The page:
4. Produce a clear and confident talk of about 2 to 3 minutes with accurate pronunciation and appropriate fluency, making eye contact and using body language.
  5. Use intonation, tone, sequence words and conjunctions in conversations.
  6. Demonstrate knowledge of vocabulary and idioms used in everyday situations.

Listening:

  1. Identify the gist/main ideas of a spoken text.
  2. Demonstrate critical involvement in listening activities which become more complex as they progress through the level.
  3. Show understanding of comprehension questions when listening to formal and informal conversations.
  4. Organize information using strategies such as note taking and classifying.
  5. Identify the use of intonation, tone, sequence words and conjunctions in conversations which help detect feelings, attitudes and useful information.
  6. Infer the meaning of unfamiliar words or phrases from the context of a familiar topic.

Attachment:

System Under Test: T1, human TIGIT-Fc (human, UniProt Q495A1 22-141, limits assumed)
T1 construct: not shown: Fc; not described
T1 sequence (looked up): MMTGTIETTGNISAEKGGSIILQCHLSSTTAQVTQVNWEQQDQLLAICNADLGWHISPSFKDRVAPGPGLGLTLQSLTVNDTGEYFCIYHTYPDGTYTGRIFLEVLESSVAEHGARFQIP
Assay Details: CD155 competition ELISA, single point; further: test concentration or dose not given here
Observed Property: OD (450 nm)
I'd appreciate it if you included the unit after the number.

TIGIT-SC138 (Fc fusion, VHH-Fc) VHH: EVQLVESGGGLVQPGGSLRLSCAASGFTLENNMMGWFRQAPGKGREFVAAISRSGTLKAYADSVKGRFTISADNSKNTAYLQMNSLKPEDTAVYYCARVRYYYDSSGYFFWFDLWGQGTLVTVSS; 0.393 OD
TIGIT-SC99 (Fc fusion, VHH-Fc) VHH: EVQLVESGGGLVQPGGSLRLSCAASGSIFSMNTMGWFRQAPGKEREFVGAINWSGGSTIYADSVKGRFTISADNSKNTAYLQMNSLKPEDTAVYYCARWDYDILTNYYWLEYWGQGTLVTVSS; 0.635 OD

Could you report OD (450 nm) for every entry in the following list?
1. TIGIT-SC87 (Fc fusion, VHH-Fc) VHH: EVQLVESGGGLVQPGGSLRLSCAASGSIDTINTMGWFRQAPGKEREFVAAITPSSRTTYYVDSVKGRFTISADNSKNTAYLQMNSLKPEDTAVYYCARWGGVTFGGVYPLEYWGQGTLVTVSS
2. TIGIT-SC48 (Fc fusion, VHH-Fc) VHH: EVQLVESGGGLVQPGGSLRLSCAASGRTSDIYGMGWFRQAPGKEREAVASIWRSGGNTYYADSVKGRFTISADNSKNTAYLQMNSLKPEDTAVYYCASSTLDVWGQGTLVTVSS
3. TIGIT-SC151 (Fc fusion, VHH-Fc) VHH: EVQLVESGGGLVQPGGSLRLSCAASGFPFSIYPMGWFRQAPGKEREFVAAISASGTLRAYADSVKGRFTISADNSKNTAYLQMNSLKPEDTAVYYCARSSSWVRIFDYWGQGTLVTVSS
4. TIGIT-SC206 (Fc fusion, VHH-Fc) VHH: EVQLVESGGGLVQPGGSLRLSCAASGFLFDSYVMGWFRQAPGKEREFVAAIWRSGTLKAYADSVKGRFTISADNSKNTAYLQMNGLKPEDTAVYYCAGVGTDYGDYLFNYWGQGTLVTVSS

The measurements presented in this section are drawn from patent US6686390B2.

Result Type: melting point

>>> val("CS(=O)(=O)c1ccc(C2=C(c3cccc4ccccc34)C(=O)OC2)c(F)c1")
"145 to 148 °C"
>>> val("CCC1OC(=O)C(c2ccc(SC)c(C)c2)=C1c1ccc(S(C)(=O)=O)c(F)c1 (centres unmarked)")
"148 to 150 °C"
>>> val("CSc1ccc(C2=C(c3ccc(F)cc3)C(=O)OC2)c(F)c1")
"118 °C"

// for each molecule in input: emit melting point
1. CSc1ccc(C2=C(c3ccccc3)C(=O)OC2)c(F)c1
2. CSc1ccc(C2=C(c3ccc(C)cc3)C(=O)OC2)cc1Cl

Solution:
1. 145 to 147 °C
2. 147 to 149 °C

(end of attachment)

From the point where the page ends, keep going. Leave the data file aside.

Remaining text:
7. Follow spoken instructions in order to carry out a task/tasks.

Reading:

  1. Identify the topic and main ideas of a given text of around 300 words.
  2. Read a one to two-page text for specific details using an increasing range of skills, strategies and knowledge.
  3. Use context to explain unfamiliar words while reading.
  4. Understand how texts are made cohesive through the use of linking devices such as pronoun reference.
  5. Infer information using clues from text and background knowledge in order to read critically.

Writing:

  1. Use conjunctions to link or to write complete sentences.
  2. Use ‘time order words’ to complete a paragraph or to reorder sentences to get a meaningful paragraph.
  3. Revise sentences and paragraphs including the punctuation, spelling and grammar mistakes.
  4. Organize paragraphs correctly using topic sentences, supporting details and concluding sentences.
  5. Write well-formed pieces of writing (about 150 words) of different genres.

Embedded Outcomes Related to General Study Skills

  • Managing Time and Accepting Responsibility

  1. work in pairs or groups and participate accordingly.
  2. Bring required materials (pens, pencils, folder, etc) to class.
  3. Work to imposed deadlines.
  4. Show respect to for teachers and others and their rights to have a difference of opinion.